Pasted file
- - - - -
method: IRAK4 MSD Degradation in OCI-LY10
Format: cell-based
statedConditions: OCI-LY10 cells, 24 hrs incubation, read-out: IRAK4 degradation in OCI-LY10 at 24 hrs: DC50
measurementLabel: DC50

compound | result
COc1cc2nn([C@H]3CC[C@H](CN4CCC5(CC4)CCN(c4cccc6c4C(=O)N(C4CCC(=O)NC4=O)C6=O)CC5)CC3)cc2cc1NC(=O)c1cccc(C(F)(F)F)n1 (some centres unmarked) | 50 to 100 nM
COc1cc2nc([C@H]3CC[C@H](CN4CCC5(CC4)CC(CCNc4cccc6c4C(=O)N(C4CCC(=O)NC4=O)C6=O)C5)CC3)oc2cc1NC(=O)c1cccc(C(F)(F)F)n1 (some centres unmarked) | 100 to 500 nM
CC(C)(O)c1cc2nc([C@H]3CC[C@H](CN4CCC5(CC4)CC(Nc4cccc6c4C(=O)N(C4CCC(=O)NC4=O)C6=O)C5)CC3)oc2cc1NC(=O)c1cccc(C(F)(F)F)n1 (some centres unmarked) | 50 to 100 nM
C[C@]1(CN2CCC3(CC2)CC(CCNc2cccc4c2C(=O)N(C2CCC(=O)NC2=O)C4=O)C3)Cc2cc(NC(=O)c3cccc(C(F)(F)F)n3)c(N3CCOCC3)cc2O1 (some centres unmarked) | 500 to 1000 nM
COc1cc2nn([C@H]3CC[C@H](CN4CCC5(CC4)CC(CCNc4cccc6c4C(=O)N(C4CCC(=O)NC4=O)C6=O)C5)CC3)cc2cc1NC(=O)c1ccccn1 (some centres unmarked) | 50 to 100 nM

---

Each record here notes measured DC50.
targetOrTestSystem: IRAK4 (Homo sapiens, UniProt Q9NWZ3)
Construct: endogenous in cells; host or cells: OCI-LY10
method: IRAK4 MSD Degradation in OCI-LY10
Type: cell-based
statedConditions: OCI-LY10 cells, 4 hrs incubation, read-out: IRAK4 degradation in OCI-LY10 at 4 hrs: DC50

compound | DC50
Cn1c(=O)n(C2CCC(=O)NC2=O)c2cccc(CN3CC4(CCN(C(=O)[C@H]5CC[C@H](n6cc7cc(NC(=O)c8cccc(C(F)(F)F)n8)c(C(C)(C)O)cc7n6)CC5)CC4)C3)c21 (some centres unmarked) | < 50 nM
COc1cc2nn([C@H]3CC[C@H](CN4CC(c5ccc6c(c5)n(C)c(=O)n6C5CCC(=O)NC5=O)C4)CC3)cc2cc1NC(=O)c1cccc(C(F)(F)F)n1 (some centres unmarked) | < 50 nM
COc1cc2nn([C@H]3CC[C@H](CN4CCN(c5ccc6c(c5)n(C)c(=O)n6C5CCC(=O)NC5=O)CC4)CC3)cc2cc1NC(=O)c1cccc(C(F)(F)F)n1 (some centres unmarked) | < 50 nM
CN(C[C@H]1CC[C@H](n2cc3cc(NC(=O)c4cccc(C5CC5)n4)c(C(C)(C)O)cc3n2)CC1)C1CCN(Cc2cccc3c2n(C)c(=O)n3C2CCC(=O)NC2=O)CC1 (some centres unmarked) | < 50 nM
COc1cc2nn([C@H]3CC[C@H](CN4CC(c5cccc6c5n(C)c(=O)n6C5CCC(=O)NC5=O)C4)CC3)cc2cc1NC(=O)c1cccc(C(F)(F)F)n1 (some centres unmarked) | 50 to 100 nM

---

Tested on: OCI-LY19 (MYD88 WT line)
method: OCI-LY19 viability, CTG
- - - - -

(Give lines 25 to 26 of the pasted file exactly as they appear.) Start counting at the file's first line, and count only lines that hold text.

Tested on: OCI-LY19 (MYD88 WT line)
method: OCI-LY19 viability, CTG